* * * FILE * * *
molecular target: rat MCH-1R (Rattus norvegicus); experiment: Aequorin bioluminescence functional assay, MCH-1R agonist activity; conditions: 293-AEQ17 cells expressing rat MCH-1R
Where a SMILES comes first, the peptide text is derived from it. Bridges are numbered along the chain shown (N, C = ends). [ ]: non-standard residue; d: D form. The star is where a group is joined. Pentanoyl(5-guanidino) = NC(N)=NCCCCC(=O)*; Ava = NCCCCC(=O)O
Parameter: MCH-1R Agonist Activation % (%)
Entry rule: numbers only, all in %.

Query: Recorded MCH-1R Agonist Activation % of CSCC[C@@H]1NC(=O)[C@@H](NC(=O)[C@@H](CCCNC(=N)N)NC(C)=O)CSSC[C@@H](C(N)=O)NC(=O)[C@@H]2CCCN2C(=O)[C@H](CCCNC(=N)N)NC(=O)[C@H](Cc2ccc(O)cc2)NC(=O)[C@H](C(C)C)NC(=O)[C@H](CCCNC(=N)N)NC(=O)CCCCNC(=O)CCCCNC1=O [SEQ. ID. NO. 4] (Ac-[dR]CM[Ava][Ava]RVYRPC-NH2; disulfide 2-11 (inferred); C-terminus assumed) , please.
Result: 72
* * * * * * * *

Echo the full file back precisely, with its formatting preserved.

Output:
molecular target: rat MCH-1R (Rattus norvegicus); experiment: Aequorin bioluminescence functional assay, MCH-1R agonist activity; conditions: 293-AEQ17 cells expressing rat MCH-1R
Where a SMILES comes first, the peptide text is derived from it. Bridges are numbered along the chain shown (N, C = ends). [ ]: non-standard residue; d: D form. The star is where a group is joined. Pentanoyl(5-guanidino) = NC(N)=NCCCCC(=O)*; Ava = NCCCCC(=O)O
Parameter: MCH-1R Agonist Activation % (%)
Entry rule: numbers only, all in %.

Query: Recorded MCH-1R Agonist Activation % of CSCC[C@@H]1NC(=O)[C@@H](NC(=O)[C@@H](CCCNC(=N)N)NC(C)=O)CSSC[C@@H](C(N)=O)NC(=O)[C@@H]2CCCN2C(=O)[C@H](CCCNC(=N)N)NC(=O)[C@H](Cc2ccc(O)cc2)NC(=O)[C@H](C(C)C)NC(=O)[C@H](CCCNC(=N)N)NC(=O)CCCCNC(=O)CCCCNC1=O [SEQ. ID. NO. 4] (Ac-[dR]CM[Ava][Ava]RVYRPC-NH2; disulfide 2-11 (inferred); C-terminus assumed) , please.
Result: 72